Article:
“Once the soul awakens, the search begins and you can never go back. ” ― John O’Donohue,
Anam Cara: A Book of Celtic Wisdom
I’ve been doing a lot of labyrinth walking lately while working with women in early recovery. Each time I introduce the labyrinth as a mindful meditation tool, I remember my first experience with labyrinth walking – entering the labyrinth in a state of despair, with the intention to be open-minded, and leaving the labyrinth in a state of hope.
Hope was all I needed to find the willingness to move forward and to begin tackling all the hard work that was ahead of me. I’m amazed how much my perspective shifted that day. I found this very mysterious at the time but today I know that while simply being in the right place at the right time, I experienced the power of the labyrinth – an ancient symbol for the Divine Mother, the God within, the Goddess, and the Holy in all of creation. The winding and meandering path allowed me to relax and to let go. I felt a comforting energy engulf me, allowing me to tap into parts of myself that had always been closed off – or so it seemed.
Most people assume that labyrinths are mazes and the words are often interchanged but they are actually quite different. Labyrinths are unicursal, having only one well-defined path leading to the center and back out again. Mazes, on the other hand, have a choice of paths, dead ends, cul de sacs, and some with multiple entrances and exits. All of these choices create riddles, challenging our thinking minds and our logic. Some people love this kind of challenge and others, like me, find mazes very scary.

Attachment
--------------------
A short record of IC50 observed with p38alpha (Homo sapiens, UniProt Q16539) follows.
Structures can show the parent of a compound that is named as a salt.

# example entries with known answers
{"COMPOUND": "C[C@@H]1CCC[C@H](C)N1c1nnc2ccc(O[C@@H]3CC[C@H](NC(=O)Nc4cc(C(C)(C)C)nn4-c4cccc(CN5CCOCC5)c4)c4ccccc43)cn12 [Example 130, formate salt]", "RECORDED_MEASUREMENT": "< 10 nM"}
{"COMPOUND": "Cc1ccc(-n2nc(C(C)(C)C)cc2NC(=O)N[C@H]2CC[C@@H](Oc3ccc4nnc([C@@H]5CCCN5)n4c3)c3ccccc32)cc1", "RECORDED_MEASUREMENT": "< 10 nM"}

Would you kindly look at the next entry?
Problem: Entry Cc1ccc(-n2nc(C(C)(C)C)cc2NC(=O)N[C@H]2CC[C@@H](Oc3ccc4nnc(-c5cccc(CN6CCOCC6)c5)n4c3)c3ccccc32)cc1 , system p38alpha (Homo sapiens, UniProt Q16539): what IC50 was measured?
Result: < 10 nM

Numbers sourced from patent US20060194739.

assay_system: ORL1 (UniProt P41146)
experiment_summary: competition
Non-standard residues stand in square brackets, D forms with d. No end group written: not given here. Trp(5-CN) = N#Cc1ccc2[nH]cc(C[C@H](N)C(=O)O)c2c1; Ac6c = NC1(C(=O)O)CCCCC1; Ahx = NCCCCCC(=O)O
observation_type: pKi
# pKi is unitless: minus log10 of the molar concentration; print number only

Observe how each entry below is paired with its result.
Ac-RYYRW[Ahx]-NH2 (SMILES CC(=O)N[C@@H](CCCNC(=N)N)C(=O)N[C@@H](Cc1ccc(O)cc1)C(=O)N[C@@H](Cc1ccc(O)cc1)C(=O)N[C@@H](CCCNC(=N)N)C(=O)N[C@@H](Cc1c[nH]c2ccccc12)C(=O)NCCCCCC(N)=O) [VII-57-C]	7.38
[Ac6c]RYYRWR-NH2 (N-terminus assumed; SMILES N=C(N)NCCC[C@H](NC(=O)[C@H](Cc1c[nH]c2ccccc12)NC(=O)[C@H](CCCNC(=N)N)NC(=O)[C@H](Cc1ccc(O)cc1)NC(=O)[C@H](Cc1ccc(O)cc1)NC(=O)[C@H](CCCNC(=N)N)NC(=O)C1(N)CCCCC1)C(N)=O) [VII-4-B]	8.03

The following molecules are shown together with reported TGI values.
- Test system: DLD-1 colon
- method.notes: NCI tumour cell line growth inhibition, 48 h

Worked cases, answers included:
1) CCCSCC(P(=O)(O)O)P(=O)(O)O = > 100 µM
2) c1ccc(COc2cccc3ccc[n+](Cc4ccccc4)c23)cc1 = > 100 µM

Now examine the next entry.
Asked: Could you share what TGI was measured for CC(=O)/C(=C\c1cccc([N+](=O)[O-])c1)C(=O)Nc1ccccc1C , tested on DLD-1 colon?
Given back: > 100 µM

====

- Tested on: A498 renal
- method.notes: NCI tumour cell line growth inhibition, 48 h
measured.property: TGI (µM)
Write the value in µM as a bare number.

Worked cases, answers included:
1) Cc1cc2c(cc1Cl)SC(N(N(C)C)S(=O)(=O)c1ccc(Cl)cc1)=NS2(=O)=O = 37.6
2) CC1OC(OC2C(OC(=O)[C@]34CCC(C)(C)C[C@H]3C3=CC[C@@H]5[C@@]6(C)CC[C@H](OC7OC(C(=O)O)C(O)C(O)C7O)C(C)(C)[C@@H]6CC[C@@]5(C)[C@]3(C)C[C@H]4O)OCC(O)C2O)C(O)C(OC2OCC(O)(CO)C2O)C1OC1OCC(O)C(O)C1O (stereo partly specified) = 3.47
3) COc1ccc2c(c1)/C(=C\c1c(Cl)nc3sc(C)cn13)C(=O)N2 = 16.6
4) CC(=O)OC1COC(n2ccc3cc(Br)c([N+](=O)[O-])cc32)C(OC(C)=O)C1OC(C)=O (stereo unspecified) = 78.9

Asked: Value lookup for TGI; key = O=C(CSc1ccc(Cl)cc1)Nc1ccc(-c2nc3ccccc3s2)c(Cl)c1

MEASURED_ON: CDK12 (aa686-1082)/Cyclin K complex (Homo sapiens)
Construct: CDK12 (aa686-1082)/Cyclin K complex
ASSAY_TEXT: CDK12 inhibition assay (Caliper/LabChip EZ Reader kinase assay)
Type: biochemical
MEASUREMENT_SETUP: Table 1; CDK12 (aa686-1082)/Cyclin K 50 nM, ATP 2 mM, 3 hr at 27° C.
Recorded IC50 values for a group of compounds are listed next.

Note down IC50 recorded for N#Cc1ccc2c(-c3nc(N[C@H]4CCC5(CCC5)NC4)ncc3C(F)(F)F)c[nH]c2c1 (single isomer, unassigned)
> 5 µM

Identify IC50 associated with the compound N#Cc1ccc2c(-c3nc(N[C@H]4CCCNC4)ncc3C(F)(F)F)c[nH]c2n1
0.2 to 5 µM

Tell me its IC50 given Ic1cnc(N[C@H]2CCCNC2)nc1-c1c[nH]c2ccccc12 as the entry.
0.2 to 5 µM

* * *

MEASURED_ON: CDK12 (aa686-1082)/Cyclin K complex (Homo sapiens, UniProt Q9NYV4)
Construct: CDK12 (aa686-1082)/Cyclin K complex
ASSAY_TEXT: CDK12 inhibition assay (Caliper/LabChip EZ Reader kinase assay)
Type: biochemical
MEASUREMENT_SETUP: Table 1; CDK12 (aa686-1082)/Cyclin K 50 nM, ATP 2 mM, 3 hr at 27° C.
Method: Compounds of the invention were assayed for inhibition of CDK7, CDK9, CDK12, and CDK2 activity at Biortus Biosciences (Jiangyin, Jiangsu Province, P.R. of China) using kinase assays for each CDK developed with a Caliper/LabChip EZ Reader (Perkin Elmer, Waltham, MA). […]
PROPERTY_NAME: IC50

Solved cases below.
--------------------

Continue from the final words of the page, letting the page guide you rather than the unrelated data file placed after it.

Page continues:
In describing these differences, the Reverend Dr. Lauren Artress, labyrinth scholar and author of Walking a Sacred Path, Rediscovering the Labyrinth as a Spiritual Tool, says, ” The unicursal path of the labyrinth is what differentiates it and sets it apart as a spiritual tool. The labyrinth does not engage our thinking minds. It invites our intuitive, pattern-seeking, symbolic mind to come forth. It presents us with only one, but profound choice. To enter a labyrinth is to choose to walk a spiritual path.”
A spiritual path was what had been lacking in my life before my first walk in 2007 and since then I’ve continued on this path, understanding that I am a spiritual being living a human existence.
As I invite the women I work with to enter the labyrinth, I recite a verse that I wrote which reflects my experience:
If you feel that a maze could be a metaphor for your life, imagine it as a labyrinth instead, with one path, no dead ends, only questioning curves. ALLOW the labyrinth to lead you deeper into your own truths. LISTEN in the twists and turns. LISTEN with openness and curiosity. LISTEN to the wisdom that is already within in you.
As 2021 draws to a close, give yourself the gift of a labyrinth walk. See what happens and where it leads. If you’d like to talk with me about your experience, I would love to hear from you. Peace be with you on your journey.